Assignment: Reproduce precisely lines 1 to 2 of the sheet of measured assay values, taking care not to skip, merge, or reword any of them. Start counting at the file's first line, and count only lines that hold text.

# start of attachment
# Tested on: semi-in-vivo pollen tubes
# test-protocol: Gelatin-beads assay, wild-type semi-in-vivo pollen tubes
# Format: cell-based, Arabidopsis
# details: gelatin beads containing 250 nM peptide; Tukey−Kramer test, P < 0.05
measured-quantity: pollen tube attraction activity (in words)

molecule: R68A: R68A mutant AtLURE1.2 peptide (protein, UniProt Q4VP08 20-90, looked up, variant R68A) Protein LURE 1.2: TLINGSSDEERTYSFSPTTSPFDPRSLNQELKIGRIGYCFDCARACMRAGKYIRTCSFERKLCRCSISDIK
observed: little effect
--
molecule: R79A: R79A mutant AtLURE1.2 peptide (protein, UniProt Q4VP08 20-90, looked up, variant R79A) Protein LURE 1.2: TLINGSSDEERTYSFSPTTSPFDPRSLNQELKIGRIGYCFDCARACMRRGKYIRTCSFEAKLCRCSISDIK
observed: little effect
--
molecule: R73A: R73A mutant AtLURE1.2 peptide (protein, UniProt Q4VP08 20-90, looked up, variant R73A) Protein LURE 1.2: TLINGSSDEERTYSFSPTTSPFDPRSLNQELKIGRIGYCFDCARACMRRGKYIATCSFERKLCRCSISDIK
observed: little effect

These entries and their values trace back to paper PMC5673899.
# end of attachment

# Tested on: semi-in-vivo pollen tubes
# test-protocol: Gelatin-beads assay, wild-type semi-in-vivo pollen tubes